If you want to get fancy, use a knife or cookie cutters to make doors, windows, and skylights. If you want to get really fancy, crush up some butterscotch candies (or assorted jolly ranchers for a stained glass effect) and put them in the windows after the cookies have baked. Return the cookies and candy (on parchment paper) to the oven until you see the candy melt. Remove it promptly, and you’ll have some pretty snappy windows!

    Rolling the Dough
    Years of Experience leads to these few pieces of gingerbread wisdom:

  • Ignore the instructions – ice cold is not best for rolling. Let it warm just a tad and you will have an easier time.
  • Roll the dough between two sheets of plastic wrap.
  • Replace the top sheet with parchment.
  • Flip the dough using a piece of cardboard wedged under the dough.
  • Place design cutout on top of plastic wrap, outline with knife of pizza cutter, remove plastic, and cut dough through. Use the bottom parchment paper to move cutout to cookie sheet.

    Caramelized Sugar Glue
    While a colleague of Mark’s confesses to pulling out her glue gun to assemble her Gingerbread Houses, I’ve spent too many years, and sacrificed too many fingertips, perfecting Caramelized Sugar to succumb to modern technology. To use sugar glue:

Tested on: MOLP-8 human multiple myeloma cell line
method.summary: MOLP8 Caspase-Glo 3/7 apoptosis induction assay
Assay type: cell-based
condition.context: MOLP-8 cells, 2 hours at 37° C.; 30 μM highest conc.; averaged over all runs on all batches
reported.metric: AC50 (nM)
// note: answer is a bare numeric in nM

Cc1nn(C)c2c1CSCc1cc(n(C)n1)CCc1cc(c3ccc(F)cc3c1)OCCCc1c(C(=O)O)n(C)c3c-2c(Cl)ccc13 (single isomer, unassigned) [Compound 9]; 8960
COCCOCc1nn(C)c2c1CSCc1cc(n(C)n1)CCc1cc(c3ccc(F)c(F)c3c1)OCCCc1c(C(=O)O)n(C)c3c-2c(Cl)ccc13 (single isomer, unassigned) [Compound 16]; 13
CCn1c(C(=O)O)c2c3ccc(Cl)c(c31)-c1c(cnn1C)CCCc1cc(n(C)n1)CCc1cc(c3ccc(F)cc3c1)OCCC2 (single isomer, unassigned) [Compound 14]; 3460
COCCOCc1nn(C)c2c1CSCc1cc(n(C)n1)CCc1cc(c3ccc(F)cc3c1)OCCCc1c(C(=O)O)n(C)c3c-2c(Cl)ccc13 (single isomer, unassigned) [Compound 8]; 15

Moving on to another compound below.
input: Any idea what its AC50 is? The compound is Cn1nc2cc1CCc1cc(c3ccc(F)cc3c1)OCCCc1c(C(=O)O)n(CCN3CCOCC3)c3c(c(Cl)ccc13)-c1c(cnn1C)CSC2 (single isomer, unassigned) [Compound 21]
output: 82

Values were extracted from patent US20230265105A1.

• Place 3:1 Sugar:Water into a large sauce pan
  • Heat over low heat, stirring until all sugar is dissolved
  • Raise heat until sugar begins to boil. DO NOT STIR at this point, or the sugar will come out of solution and you will have a big mess on your hands.
  • Be patient….caramelization takes longer than you think!
  • Dip, or spoon, a stripe, of sugar glue on each edge to be glued to another. Let cool until touch-able and tacky. Hold respective edges together until reasonably stable.

    Decorate to your heart’s content. Each year, the kids get older and more creative and use candy in ways we adults could never imagine!